One of the more intriguing ideas promoted by the Hardmans was that denial of their request would effectively deprive their wards of their constitutional rights to free speech and to petition the government for redress of grievances. Not so, ruled the Justices — they could still speak out through advocates provided to them by the system, and nothing prevented the Hardmans from continuing their own advocacy work. It was just not required that their guardians should be compensated for that advocacy — particularly since that would put the probate judge in each individual case in the untenable position of having to decide which “speech” would need to be protected and paid for. In the Matter of the Guardianship of Lamb, November 23, 2011.

Video by Exploiters Leads to Witness Tampering Conviction

DECEMBER 21 , 2009  VOLUME 16, NUMBER 65

Washington State resident Shirley Crawford, then age 80, had a difficult problem to deal with. She had fallen in 2001 and was hospitalized. Her only child, Anne, was severely mentally disabled and lived in Ms. Crawford’s home. Ms. Crawford needed someone to help her with management of her financial affairs and care of her daughter.

Ms. Crawford turned to a long-time friend and distant relative, Judith Thompson. With the help of a lawyer Ms. Crawford signed a power of attorney form giving Ms. Thompson wide-ranging powers over her finances.

Within three months Ms. Thompson was trying to use the power of attorney to make gifts to herself. The broker where most of Ms. Crawford’s money was held refused to honor the power of attorney for that purpose, saying it did not include gift-making authority.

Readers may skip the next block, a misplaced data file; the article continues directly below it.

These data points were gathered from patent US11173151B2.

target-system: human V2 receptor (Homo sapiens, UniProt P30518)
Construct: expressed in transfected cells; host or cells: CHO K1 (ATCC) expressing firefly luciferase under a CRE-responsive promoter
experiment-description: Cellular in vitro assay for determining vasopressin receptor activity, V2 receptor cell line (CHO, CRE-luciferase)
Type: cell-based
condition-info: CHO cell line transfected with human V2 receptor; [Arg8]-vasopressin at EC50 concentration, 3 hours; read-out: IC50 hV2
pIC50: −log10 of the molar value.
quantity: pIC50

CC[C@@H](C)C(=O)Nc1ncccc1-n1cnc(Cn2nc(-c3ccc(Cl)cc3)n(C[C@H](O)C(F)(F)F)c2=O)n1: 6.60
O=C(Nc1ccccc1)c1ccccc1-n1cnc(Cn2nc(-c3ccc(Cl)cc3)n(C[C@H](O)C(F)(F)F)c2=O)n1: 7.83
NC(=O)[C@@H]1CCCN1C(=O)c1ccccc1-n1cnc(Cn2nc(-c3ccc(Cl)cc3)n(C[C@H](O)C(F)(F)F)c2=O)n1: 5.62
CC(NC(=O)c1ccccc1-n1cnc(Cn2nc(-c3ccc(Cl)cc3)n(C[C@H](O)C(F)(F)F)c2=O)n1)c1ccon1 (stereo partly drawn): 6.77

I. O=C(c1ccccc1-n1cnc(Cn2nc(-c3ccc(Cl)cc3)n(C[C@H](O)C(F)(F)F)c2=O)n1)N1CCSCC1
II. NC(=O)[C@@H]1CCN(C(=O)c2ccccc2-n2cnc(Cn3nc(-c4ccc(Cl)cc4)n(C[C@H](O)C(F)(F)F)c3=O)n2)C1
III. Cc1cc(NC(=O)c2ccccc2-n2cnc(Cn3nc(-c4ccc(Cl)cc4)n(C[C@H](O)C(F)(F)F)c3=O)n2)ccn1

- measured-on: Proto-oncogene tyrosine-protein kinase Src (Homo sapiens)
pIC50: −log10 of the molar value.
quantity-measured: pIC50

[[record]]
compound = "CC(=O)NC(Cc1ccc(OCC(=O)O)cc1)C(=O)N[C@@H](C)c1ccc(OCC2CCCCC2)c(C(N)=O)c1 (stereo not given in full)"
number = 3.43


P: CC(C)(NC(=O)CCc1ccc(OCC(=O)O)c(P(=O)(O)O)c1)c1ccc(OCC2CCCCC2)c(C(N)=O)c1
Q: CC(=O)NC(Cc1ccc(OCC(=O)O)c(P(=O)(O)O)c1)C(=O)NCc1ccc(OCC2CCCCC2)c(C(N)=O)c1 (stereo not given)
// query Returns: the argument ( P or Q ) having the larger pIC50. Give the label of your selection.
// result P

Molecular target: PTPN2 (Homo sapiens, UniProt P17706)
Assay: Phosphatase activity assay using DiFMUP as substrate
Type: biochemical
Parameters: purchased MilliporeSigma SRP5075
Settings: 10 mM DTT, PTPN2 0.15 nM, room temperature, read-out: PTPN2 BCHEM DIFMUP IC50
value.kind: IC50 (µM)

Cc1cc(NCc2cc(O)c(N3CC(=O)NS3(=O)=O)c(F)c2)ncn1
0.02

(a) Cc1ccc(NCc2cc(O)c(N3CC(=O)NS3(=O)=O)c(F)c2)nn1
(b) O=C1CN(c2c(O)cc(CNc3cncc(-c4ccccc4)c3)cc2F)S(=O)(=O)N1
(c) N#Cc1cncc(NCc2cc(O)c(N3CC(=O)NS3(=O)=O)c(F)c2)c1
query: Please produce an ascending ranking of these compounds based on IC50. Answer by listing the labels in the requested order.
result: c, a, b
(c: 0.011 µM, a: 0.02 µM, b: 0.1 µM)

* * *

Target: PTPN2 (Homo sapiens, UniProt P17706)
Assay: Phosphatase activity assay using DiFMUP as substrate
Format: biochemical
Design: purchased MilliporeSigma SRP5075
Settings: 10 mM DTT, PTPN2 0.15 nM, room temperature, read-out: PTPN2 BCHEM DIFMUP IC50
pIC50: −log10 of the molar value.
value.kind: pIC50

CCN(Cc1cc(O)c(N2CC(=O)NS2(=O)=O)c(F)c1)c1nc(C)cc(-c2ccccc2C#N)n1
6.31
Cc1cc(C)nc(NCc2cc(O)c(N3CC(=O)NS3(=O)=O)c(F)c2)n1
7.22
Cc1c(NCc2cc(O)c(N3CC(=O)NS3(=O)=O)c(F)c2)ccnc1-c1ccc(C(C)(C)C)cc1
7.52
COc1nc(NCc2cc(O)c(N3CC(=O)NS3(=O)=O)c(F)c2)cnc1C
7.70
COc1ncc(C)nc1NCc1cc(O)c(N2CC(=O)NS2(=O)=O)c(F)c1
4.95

In the following year Ms. Thompson and her husband secured a new power of attorney from Ms. Crawford — this one specifically allowing them to make gifts to themselves. They sold her house and used more than $300,000 of the proceeds to pay off their own debts and to buy a $200,000 boat for their Alaska fishing charter business.

It took almost three more years before the state Adult Protective Services office and, ultimately, the Washington courts to begin to undo what the Thompsons had done. While investigations and court proceedings were pending, the Thompsons apparently thought it would be helpful to their cause if they had Ms. Crawford on videotape approving of the gifts they had made.

The videotape showed Mr. Thompson telling Ms. Crawford that he had compiled a series of statements from things she had told the Thompsons. The list included such items as “I wanted [the Thompsons] to have my house.” Ms. Crawford was shown nodding and agreeing with the statements as Mr. Thompson read them.

The Thompsons’ videotape never got introduced in the guardianship matter. It did, however, get used in court — in a criminal trial in which Mr. and Ms. Thompson were accused of tampering with a witness. At that trial Ms. Thompson testified that she and her husband had transferred Ms. Crawford’s assets to their name to protect her from thieves, and that the “investment” in their fishing charter business was safer than the stock market.

A jury found the Thompsons guilty of witness tampering, and the Washington Court of Appeals upheld their conviction. The appellate court ruled that the Thompsons had reason to believe that Ms. Crawford would be called as a witness in her own guardianship proceeding, and that they were trying to induce her to give false testimony. State v. Thompson, November 23, 2009.

As often happens in exploitation cases, the Thompsons insisted vehemently that they were following Ms. Crawford’s wishes, and that they intended to take care of her developmentally disabled daughter. The facts did not bear out that assertion, however — over the course of their involvement, virtually all of Ms. Crawford’s money went to the Thompsons, and none of it went to the care of Ms. Crawford’s daughter.

The Thompsons were also charged with (and convicted of) theft. That much makes an all-too-common story of exploitation of a vulnerable elderly woman. It is even common for exploiters to try to enlist their victims in an attempt to whitewash the evidence of misbehavior. What makes the Thompsons’ case stand out is their successful prosecution for what that attempt was: tampering with a prospective witness in a contested court proceeding.